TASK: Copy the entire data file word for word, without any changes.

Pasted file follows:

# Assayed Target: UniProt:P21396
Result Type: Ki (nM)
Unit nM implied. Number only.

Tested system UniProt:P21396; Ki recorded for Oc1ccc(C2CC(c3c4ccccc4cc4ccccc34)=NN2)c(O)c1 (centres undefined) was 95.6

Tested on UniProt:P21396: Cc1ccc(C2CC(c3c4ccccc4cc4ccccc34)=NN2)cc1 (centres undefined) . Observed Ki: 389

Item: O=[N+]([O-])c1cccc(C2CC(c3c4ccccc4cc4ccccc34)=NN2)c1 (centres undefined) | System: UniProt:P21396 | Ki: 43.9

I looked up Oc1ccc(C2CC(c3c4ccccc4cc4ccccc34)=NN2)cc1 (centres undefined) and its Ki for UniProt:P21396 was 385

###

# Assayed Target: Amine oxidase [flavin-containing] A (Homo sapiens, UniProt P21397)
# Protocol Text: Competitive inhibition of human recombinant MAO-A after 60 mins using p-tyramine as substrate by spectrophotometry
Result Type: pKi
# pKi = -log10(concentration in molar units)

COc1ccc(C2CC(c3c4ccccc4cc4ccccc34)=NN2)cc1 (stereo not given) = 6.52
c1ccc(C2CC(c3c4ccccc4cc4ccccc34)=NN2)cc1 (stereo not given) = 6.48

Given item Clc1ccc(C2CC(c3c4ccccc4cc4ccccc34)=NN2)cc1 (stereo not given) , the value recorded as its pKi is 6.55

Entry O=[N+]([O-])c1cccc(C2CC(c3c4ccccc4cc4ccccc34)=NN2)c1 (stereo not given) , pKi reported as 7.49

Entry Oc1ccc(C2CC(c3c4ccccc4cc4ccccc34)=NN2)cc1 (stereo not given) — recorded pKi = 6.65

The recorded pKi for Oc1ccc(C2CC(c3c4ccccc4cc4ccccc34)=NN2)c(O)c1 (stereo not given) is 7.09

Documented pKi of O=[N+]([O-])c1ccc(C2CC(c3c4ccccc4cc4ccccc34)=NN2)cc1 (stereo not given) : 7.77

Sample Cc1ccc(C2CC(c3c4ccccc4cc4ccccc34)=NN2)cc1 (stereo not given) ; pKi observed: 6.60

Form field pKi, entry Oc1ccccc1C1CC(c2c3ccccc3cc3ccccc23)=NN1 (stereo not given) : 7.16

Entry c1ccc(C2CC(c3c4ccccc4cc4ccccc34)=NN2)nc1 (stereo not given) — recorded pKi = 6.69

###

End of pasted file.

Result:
# Assayed Target: UniProt:P21396
Result Type: Ki (nM)
Unit nM implied. Number only.

Tested system UniProt:P21396; Ki recorded for Oc1ccc(C2CC(c3c4ccccc4cc4ccccc34)=NN2)c(O)c1 (centres undefined) was 95.6

Tested on UniProt:P21396: Cc1ccc(C2CC(c3c4ccccc4cc4ccccc34)=NN2)cc1 (centres undefined) . Observed Ki: 389

Item: O=[N+]([O-])c1cccc(C2CC(c3c4ccccc4cc4ccccc34)=NN2)c1 (centres undefined) | System: UniProt:P21396 | Ki: 43.9

I looked up Oc1ccc(C2CC(c3c4ccccc4cc4ccccc34)=NN2)cc1 (centres undefined) and its Ki for UniProt:P21396 was 385

###

# Assayed Target: Amine oxidase [flavin-containing] A (Homo sapiens, UniProt P21397)
# Protocol Text: Competitive inhibition of human recombinant MAO-A after 60 mins using p-tyramine as substrate by spectrophotometry
Result Type: pKi
# pKi = -log10(concentration in molar units)

COc1ccc(C2CC(c3c4ccccc4cc4ccccc34)=NN2)cc1 (stereo not given) = 6.52
c1ccc(C2CC(c3c4ccccc4cc4ccccc34)=NN2)cc1 (stereo not given) = 6.48

Given item Clc1ccc(C2CC(c3c4ccccc4cc4ccccc34)=NN2)cc1 (stereo not given) , the value recorded as its pKi is 6.55

Entry O=[N+]([O-])c1cccc(C2CC(c3c4ccccc4cc4ccccc34)=NN2)c1 (stereo not given) , pKi reported as 7.49

Entry Oc1ccc(C2CC(c3c4ccccc4cc4ccccc34)=NN2)cc1 (stereo not given) — recorded pKi = 6.65

The recorded pKi for Oc1ccc(C2CC(c3c4ccccc4cc4ccccc34)=NN2)c(O)c1 (stereo not given) is 7.09

Documented pKi of O=[N+]([O-])c1ccc(C2CC(c3c4ccccc4cc4ccccc34)=NN2)cc1 (stereo not given) : 7.77

Sample Cc1ccc(C2CC(c3c4ccccc4cc4ccccc34)=NN2)cc1 (stereo not given) ; pKi observed: 6.60

Form field pKi, entry Oc1ccccc1C1CC(c2c3ccccc3cc3ccccc23)=NN1 (stereo not given) : 7.16

Entry c1ccc(C2CC(c3c4ccccc4cc4ccccc34)=NN2)nc1 (stereo not given) — recorded pKi = 6.69

###